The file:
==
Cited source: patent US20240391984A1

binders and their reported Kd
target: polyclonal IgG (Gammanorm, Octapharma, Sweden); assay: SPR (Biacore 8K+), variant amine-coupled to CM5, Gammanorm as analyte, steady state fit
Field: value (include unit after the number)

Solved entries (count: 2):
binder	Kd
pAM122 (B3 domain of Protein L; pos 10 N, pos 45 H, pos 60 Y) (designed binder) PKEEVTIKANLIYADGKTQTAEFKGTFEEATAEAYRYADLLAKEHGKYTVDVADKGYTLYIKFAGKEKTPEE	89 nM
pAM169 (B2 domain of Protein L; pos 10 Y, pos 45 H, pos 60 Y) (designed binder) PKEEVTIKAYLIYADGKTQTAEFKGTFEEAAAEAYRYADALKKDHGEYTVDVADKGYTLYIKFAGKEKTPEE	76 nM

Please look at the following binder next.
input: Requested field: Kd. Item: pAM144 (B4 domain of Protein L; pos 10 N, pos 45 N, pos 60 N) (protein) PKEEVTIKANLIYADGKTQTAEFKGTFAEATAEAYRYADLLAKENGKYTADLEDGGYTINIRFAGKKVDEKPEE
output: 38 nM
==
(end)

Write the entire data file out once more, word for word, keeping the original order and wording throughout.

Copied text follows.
Cited source: patent US20240391984A1

binders and their reported Kd
target: polyclonal IgG (Gammanorm, Octapharma, Sweden); assay: SPR (Biacore 8K+), variant amine-coupled to CM5, Gammanorm as analyte, steady state fit
Field: value (include unit after the number)

Solved entries (count: 2):
binder	Kd
pAM122 (B3 domain of Protein L; pos 10 N, pos 45 H, pos 60 Y) (designed binder) PKEEVTIKANLIYADGKTQTAEFKGTFEEATAEAYRYADLLAKEHGKYTVDVADKGYTLYIKFAGKEKTPEE	89 nM
pAM169 (B2 domain of Protein L; pos 10 Y, pos 45 H, pos 60 Y) (designed binder) PKEEVTIKAYLIYADGKTQTAEFKGTFEEAAAEAYRYADALKKDHGEYTVDVADKGYTLYIKFAGKEKTPEE	76 nM

Please look at the following binder next.
input: Requested field: Kd. Item: pAM144 (B4 domain of Protein L; pos 10 N, pos 45 N, pos 60 N) (protein) PKEEVTIKANLIYADGKTQTAEFKGTFAEATAEAYRYADLLAKENGKYTADLEDGGYTINIRFAGKKVDEKPEE
output: 38 nM